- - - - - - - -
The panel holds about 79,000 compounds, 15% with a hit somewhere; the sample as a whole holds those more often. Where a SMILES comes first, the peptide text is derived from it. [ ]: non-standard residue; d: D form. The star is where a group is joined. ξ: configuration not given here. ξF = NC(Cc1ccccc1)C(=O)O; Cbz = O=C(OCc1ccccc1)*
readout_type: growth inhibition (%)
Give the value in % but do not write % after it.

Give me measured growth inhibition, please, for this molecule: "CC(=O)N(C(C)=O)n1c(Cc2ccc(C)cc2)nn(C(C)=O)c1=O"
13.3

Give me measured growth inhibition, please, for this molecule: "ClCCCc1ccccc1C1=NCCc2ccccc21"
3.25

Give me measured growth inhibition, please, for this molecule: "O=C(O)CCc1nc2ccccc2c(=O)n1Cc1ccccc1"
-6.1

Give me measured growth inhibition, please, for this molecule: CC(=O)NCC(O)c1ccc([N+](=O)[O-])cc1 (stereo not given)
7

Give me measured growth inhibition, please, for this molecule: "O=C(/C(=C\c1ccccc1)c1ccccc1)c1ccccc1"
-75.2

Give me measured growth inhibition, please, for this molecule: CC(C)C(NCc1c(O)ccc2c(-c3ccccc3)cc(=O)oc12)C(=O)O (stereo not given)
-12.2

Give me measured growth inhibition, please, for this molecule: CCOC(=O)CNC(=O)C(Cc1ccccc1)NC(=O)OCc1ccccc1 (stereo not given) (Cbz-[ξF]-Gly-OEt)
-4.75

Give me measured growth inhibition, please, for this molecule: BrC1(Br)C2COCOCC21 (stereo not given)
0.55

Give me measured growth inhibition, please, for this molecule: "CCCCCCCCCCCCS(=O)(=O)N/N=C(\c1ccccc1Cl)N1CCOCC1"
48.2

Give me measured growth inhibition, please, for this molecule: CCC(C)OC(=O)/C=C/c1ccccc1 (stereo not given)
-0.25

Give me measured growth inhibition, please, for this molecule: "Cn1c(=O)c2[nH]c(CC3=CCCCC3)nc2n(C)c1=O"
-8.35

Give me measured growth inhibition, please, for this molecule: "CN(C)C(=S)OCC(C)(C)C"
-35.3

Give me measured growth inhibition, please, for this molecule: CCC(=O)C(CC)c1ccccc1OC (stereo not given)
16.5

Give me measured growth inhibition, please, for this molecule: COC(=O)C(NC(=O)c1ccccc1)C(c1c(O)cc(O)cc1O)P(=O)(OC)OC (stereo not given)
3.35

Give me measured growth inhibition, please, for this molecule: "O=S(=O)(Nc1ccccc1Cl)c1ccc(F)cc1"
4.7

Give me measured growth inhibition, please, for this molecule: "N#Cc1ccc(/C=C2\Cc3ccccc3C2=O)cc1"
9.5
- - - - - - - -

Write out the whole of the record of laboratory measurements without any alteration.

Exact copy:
The panel holds about 79,000 compounds, 15% with a hit somewhere; the sample as a whole holds those more often. Where a SMILES comes first, the peptide text is derived from it. [ ]: non-standard residue; d: D form. The star is where a group is joined. ξ: configuration not given here. ξF = NC(Cc1ccccc1)C(=O)O; Cbz = O=C(OCc1ccccc1)*
readout_type: growth inhibition (%)
Give the value in % but do not write % after it.

Give me measured growth inhibition, please, for this molecule: "CC(=O)N(C(C)=O)n1c(Cc2ccc(C)cc2)nn(C(C)=O)c1=O"
13.3

Give me measured growth inhibition, please, for this molecule: "ClCCCc1ccccc1C1=NCCc2ccccc21"
3.25

Give me measured growth inhibition, please, for this molecule: "O=C(O)CCc1nc2ccccc2c(=O)n1Cc1ccccc1"
-6.1

Give me measured growth inhibition, please, for this molecule: CC(=O)NCC(O)c1ccc([N+](=O)[O-])cc1 (stereo not given)
7

Give me measured growth inhibition, please, for this molecule: "O=C(/C(=C\c1ccccc1)c1ccccc1)c1ccccc1"
-75.2

Give me measured growth inhibition, please, for this molecule: CC(C)C(NCc1c(O)ccc2c(-c3ccccc3)cc(=O)oc12)C(=O)O (stereo not given)
-12.2

Give me measured growth inhibition, please, for this molecule: CCOC(=O)CNC(=O)C(Cc1ccccc1)NC(=O)OCc1ccccc1 (stereo not given) (Cbz-[ξF]-Gly-OEt)
-4.75

Give me measured growth inhibition, please, for this molecule: BrC1(Br)C2COCOCC21 (stereo not given)
0.55

Give me measured growth inhibition, please, for this molecule: "CCCCCCCCCCCCS(=O)(=O)N/N=C(\c1ccccc1Cl)N1CCOCC1"
48.2

Give me measured growth inhibition, please, for this molecule: CCC(C)OC(=O)/C=C/c1ccccc1 (stereo not given)
-0.25

Give me measured growth inhibition, please, for this molecule: "Cn1c(=O)c2[nH]c(CC3=CCCCC3)nc2n(C)c1=O"
-8.35

Give me measured growth inhibition, please, for this molecule: "CN(C)C(=S)OCC(C)(C)C"
-35.3

Give me measured growth inhibition, please, for this molecule: CCC(=O)C(CC)c1ccccc1OC (stereo not given)
16.5

Give me measured growth inhibition, please, for this molecule: COC(=O)C(NC(=O)c1ccccc1)C(c1c(O)cc(O)cc1O)P(=O)(OC)OC (stereo not given)
3.35

Give me measured growth inhibition, please, for this molecule: "O=S(=O)(Nc1ccccc1Cl)c1ccc(F)cc1"
4.7

Give me measured growth inhibition, please, for this molecule: "N#Cc1ccc(/C=C2\Cc3ccccc3C2=O)cc1"
9.5